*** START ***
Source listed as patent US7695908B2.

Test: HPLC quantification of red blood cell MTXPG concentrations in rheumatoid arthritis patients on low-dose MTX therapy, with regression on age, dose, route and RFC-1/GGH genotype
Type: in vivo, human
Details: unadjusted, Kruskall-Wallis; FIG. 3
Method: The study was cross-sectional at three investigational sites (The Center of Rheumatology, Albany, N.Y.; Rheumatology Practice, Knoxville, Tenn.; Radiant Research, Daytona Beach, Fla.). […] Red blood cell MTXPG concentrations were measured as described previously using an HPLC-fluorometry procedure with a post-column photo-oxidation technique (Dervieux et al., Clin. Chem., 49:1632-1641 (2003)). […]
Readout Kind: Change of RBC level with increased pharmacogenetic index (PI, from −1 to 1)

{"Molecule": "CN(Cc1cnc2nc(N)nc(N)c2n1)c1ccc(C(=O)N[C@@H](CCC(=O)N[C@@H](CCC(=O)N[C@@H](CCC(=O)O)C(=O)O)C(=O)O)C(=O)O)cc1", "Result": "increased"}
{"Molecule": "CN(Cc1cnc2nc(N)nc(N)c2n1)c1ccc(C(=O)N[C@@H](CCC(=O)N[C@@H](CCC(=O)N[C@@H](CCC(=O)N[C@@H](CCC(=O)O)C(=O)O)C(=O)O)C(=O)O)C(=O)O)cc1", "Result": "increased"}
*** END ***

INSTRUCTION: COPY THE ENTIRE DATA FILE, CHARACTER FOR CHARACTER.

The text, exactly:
Source listed as patent US7695908B2.

Test: HPLC quantification of red blood cell MTXPG concentrations in rheumatoid arthritis patients on low-dose MTX therapy, with regression on age, dose, route and RFC-1/GGH genotype
Type: in vivo, human
Details: unadjusted, Kruskall-Wallis; FIG. 3
Method: The study was cross-sectional at three investigational sites (The Center of Rheumatology, Albany, N.Y.; Rheumatology Practice, Knoxville, Tenn.; Radiant Research, Daytona Beach, Fla.). […] Red blood cell MTXPG concentrations were measured as described previously using an HPLC-fluorometry procedure with a post-column photo-oxidation technique (Dervieux et al., Clin. Chem., 49:1632-1641 (2003)). […]
Readout Kind: Change of RBC level with increased pharmacogenetic index (PI, from −1 to 1)

{"Molecule": "CN(Cc1cnc2nc(N)nc(N)c2n1)c1ccc(C(=O)N[C@@H](CCC(=O)N[C@@H](CCC(=O)N[C@@H](CCC(=O)O)C(=O)O)C(=O)O)C(=O)O)cc1", "Result": "increased"}
{"Molecule": "CN(Cc1cnc2nc(N)nc(N)c2n1)c1ccc(C(=O)N[C@@H](CCC(=O)N[C@@H](CCC(=O)N[C@@H](CCC(=O)N[C@@H](CCC(=O)O)C(=O)O)C(=O)O)C(=O)O)C(=O)O)cc1", "Result": "increased"}